such as the TCP/IP suite, are difficult to fit cleanly within the OSI model’s
seven layers. This is especially true of the upper three layers.

The bottom (or lower) four layers are more clearly defined, and
terminology from those layers is still prevalently used. Many protocols and
devices are described by which lower layer they operate at.

OSI Reference Model v1.31 – Aaron Balchunas
* * *
All original material copyright © 2012 by Aaron Balchunas (
aaron@routeralley.com
),
unless otherwise noted. All other material copyright © of their respective owners.
This material may be copied and used freely, but may not be altered or sold without the expressed written
consent of the owner of the above copyright. Updated material may be found at
http://www.routeralley.com
.
3

OSI Model - The Upper Layers


The top three layers of the OSI model are often referred to as the upper
layers:
• Layer-7 - Application layer
• Layer-6 - Presentation layer
• Layer-5 - Session layer

Protocols that operate at these layers manage application-level functions,
and are generally implemented in software.

The function of the upper layers of the OSI model can be difficult to
visualize. Upper layer protocols do not always fit perfectly within a layer,
and often function across multiple layers.
OSI Model - The Application Layer


The Application layer (Layer-7) provides the interface between the user
application and the network. A web browser and an email client are
examples of user applications.

The user application itself does not reside at the Application layer - the
protocol does. The user interacts with the application, which in turn interacts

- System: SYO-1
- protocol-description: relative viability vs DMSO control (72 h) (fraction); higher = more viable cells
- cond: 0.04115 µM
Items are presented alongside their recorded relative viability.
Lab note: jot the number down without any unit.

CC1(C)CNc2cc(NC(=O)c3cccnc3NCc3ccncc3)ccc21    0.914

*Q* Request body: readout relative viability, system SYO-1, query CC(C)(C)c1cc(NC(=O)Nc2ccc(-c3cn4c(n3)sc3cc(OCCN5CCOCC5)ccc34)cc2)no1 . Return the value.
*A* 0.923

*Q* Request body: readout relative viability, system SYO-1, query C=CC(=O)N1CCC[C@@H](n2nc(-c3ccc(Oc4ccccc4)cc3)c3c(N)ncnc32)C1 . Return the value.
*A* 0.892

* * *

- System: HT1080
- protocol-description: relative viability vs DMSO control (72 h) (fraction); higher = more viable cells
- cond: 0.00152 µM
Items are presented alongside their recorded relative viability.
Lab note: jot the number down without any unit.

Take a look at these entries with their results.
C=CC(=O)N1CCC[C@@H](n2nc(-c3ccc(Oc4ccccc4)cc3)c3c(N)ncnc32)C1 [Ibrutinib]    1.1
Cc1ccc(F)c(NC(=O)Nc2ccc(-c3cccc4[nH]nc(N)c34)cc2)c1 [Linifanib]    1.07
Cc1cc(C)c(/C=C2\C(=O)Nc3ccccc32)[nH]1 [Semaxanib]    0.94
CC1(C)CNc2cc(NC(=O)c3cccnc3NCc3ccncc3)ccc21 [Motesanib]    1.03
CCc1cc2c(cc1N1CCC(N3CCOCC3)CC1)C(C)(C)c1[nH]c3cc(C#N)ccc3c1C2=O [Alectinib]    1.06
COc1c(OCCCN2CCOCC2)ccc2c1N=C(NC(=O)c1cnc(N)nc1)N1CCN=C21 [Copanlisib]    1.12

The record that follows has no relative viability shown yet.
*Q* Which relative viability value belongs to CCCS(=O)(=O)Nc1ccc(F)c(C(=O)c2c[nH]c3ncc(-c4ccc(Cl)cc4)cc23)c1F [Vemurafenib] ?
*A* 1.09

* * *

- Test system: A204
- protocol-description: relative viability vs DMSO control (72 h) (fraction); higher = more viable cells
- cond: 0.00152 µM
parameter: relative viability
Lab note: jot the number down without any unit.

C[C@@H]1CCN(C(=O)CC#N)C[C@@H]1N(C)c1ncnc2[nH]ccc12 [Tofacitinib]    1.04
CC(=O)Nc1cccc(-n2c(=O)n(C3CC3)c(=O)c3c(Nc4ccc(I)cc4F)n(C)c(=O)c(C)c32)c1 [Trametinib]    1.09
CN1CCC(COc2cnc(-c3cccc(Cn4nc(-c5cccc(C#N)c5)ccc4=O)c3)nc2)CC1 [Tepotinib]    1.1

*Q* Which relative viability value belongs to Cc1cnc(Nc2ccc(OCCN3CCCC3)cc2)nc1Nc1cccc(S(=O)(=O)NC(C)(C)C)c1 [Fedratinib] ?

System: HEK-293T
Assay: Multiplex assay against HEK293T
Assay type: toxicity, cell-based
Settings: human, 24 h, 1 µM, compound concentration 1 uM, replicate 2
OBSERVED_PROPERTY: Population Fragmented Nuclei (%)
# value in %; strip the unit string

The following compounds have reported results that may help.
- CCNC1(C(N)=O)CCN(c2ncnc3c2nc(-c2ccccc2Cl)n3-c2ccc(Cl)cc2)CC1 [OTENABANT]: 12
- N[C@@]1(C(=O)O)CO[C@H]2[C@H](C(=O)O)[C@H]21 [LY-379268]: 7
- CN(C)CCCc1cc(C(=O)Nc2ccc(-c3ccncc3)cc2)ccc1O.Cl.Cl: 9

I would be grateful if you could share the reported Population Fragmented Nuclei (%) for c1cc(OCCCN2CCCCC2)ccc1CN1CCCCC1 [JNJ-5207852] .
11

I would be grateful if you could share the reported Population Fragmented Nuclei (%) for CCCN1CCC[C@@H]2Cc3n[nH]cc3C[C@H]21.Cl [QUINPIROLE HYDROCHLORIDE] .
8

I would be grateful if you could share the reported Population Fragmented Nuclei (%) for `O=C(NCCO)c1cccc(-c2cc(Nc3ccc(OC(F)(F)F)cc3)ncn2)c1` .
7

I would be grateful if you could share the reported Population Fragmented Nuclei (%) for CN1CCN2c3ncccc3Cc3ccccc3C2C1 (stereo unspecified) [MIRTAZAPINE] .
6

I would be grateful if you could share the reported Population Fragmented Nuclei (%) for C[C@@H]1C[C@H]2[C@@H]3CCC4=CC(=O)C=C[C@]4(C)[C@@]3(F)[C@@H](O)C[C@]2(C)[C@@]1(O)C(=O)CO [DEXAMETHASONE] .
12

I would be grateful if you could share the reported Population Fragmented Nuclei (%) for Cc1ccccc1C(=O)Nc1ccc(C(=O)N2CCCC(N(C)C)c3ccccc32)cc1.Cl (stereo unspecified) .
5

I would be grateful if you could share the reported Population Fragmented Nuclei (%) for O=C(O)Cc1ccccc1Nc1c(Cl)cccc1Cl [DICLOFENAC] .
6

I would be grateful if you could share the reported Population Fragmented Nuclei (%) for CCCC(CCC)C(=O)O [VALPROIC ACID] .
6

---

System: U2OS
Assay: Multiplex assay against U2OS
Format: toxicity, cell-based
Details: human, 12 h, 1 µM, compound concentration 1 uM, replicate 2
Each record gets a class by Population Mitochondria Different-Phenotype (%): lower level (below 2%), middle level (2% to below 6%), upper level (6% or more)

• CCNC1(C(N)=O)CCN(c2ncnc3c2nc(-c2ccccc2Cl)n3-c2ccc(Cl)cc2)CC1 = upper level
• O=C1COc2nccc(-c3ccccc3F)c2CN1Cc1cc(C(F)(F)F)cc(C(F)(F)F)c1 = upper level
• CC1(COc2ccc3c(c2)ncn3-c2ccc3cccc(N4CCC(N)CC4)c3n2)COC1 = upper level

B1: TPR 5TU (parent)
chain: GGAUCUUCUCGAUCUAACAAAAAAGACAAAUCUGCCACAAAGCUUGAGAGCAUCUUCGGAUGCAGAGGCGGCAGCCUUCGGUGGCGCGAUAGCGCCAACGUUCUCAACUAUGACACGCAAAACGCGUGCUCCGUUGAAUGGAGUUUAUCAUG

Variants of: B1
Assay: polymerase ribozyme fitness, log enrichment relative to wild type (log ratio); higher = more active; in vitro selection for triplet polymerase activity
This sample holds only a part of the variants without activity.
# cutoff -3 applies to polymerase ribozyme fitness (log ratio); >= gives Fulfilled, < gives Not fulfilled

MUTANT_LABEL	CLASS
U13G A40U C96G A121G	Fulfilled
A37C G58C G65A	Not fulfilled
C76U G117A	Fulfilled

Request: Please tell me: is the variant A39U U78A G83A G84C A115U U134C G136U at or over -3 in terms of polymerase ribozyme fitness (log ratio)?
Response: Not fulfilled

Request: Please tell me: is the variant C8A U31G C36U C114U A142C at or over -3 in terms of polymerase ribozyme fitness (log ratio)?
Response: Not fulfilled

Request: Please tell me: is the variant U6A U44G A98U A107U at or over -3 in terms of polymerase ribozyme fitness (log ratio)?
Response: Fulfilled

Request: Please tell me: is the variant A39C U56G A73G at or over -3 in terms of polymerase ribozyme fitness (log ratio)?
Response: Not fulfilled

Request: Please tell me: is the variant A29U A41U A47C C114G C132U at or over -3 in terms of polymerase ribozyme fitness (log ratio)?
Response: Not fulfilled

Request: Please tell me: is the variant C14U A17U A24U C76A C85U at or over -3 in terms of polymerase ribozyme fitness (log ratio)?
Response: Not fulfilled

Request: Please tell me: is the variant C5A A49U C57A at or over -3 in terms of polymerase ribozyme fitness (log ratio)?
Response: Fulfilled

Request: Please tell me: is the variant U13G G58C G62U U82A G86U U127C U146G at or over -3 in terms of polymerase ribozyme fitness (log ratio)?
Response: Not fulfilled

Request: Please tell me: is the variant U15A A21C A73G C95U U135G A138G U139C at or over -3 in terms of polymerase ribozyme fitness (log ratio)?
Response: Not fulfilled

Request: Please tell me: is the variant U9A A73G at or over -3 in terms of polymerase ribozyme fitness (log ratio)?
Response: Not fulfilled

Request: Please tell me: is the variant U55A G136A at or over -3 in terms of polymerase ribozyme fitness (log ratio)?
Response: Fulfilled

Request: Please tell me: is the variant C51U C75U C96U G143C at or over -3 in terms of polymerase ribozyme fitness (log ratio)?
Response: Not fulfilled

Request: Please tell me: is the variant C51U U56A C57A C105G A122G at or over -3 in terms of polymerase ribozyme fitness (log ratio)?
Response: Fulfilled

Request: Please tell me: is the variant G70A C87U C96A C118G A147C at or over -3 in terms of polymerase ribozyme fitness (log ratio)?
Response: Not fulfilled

with the application protocol.

Examples of Application layer protocols include:
• FTP, via an FTP client
• HTTP, via a web browser
• POP3 and SMTP, via an email client
• Telnet

The Application layer provides a variety of functions:
• Identifies communication partners
• Determines resource availability
• Synchronizes communication

The Application layer interacts with the Presentation layer below it. As it is
the top-most layer, it does not interact with any layers above it.


(Reference:
http://docwiki.cisco.com/wiki/Internetworking_Basics
)
OSI Reference Model v1.31 – Aaron Balchunas
* * *
All original material copyright © 2012 by Aaron Balchunas (
aaron@routeralley.com
),
unless otherwise noted. All other material copyright © of their respective owners.
This material may be copied and used freely, but may not be altered or sold without the expressed written
consent of the owner of the above copyright. Updated material may be found at
http://www.routeralley.com
.
4

OSI Model - The Presentation Layer


The Presentation layer (Layer-6) controls the formatting and syntax of user
data for the application layer. This ensures that data from the sending
application can be understood by the receiving application.

Standards have been developed for the formatting of data types, such as text,
images, audio, and video. Examples of Presentation layer formats include:
• Text - RTF, ASCII, EBCDIC
• Images - GIF, JPG, TIF
• Audio - MIDI, MP3, WAV
• Movies - MPEG, AVI, MOV

If two devices do not support the same format or syntax, the Presentation
layer can provide conversion or translation services to facilitate
communication.

Additionally, the Presentation layer can perform encryption and
compression of data, as required. However, these functions can also be
performed at lower layers as well. For example, the Network layer can